Matt Whisenhunt Review of Harvey Play Review October 24, 2000 Let me begin by stating the play was enjoyable, I saw twice in fact. The plot was fascinating and kept me guessing. The performances were wonderful, however at times they seemed a little to exaggerated and boisterous. The set design was very interesting; the bowling pin still baffles me. There appeared to be certain innuendoes that rubbed me the wrong way.
I enjoyed the cabbie's performance the most. It was a very small part, yet it drove home what I thought some of themes of the play were, "don't take life too seriously"ÃÂ or "stop and watch the birds in the sky"ÃÂ maybe it is pushing it but "you can never watch enough sunsets."ÃÂ The cabbie's costume was also my favorite, I can't seek from experience, not knowing much of the fashion habits of a 1940's cabbie but there can no way that somebody dresses like that regularly.
Another one of my favorite moments of the play was when Elwood explained to Dr. Chumley something to the effect of, "When I was young my mother taught me, that to get along with people you can either be nice or you can be intelligent, for many years I was intelligent, trust me being nice is much better."ÃÂ Elwood and Dr. Chumley had other insightful conversations, another one of my favorites was while Elwood was explaining one of Harvey's powers he stated "I have never wanted to be somewhere besides where I am at that time."ÃÂ My favorite thing Elwood told the good doctor was about his affixation with bars "Nobody brings anything small into bar, people share with me their problems, their hopes, their dreams, but I give them Harvey and he is bigger than any of those things"ÃÂ.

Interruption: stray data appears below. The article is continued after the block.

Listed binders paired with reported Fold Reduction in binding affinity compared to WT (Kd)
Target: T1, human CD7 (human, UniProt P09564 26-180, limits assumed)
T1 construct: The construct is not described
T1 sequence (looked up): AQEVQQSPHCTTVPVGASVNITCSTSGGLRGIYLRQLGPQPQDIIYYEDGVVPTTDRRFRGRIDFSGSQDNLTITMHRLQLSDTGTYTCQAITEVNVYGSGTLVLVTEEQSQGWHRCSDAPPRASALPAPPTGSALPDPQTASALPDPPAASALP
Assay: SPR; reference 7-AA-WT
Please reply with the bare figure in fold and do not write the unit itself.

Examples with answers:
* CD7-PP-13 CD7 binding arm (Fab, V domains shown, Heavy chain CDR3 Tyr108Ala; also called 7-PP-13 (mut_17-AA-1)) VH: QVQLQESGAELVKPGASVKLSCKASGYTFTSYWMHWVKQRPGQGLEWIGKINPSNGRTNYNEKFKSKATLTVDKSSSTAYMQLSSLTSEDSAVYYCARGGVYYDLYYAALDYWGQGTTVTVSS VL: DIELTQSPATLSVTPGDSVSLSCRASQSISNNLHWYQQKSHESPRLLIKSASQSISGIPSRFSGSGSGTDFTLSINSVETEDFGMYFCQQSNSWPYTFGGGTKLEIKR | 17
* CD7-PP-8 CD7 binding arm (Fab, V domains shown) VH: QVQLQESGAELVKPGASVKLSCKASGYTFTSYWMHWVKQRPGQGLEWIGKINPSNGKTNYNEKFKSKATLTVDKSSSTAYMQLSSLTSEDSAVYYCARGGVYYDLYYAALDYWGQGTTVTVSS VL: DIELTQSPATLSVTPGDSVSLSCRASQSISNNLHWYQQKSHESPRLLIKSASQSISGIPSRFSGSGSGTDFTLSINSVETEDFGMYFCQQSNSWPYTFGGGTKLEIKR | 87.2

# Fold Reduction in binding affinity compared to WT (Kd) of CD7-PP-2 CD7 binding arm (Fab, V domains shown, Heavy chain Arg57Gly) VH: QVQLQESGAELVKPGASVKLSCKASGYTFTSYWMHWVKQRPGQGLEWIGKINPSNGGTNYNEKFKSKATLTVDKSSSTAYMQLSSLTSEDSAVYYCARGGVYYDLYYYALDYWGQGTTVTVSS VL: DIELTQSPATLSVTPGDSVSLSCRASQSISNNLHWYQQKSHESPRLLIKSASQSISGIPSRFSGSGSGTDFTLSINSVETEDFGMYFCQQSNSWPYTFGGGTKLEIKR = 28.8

"Men liked him, women liked him, I liked him"ÃÂ, these words from Judge Gaffney are just one subtlety that made the play intriguing. However some other not so subtle sexual material, I felt, detracted from the play; one example is Wilson stripping Veta Simmons, and the several references to it, in the remainder of the play. Wilson displaying the bra was especially graphic. The significance of the strip when retelling the story to the Judge and Myrtle could have been substituted with a strait jacket, and a filthy cell, or being man handled, or simply being mistaken as insane. Again later in the play when Veta wanted to make it clear that Myrtle was not to think twice about Wilson, simply knowing that Wilson had man-handled her would had been sufficient enough reason for the audience to know why Veta distained Wilson.
Finally the best way to describe the nurse's and Dr. Sanderson's relationship is quirky. I could never decide how they felt for each other. This side plot was never tied up in the end; it could have certainly had some different twists in it. For example I personally wanted the nurse to hook up with Elwood in the end.
I give this play a 9.2 on the OmattMeter. I suggest you watch it when you get the chance, especially if you get the rare treat of seeing it directed by the genius of Varlo Davenport.